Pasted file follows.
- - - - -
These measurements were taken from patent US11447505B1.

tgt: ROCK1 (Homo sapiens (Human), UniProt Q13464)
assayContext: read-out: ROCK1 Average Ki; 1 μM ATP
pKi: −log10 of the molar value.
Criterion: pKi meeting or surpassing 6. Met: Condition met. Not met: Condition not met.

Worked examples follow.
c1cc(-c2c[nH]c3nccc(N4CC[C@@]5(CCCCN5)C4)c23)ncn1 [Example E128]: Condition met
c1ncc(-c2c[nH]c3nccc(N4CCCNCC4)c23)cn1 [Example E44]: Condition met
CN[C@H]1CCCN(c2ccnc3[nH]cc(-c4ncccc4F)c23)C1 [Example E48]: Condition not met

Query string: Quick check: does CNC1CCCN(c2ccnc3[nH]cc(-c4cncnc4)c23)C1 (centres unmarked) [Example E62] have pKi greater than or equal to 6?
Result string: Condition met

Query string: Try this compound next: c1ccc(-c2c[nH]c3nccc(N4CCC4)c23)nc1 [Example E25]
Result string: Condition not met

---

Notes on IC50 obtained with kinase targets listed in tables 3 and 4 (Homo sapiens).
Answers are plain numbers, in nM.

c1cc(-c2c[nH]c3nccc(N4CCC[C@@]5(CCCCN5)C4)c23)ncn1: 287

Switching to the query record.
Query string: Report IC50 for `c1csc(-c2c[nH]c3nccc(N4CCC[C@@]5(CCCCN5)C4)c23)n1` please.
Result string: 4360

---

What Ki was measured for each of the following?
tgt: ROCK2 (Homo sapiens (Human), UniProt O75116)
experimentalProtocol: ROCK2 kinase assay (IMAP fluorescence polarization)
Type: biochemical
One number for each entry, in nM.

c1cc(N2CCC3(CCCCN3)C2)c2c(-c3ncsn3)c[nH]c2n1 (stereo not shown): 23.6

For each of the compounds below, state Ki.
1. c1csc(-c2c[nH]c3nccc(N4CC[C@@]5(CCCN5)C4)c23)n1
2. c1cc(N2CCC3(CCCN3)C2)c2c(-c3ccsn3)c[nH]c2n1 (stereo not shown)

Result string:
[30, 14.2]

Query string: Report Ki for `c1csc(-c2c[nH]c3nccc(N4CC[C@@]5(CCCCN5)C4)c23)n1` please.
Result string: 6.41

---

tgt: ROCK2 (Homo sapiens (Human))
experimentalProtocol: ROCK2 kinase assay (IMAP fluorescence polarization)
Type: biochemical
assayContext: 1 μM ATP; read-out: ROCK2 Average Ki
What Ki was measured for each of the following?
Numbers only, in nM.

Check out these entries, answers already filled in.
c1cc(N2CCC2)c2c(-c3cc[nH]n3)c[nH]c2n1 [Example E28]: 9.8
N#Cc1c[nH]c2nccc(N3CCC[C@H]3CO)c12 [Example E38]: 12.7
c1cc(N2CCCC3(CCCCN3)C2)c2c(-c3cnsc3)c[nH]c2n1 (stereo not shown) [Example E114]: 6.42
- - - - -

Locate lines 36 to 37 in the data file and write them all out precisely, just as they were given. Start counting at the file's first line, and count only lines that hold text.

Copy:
tgt: ROCK2 (Homo sapiens (Human))
experimentalProtocol: ROCK2 kinase assay (IMAP fluorescence polarization)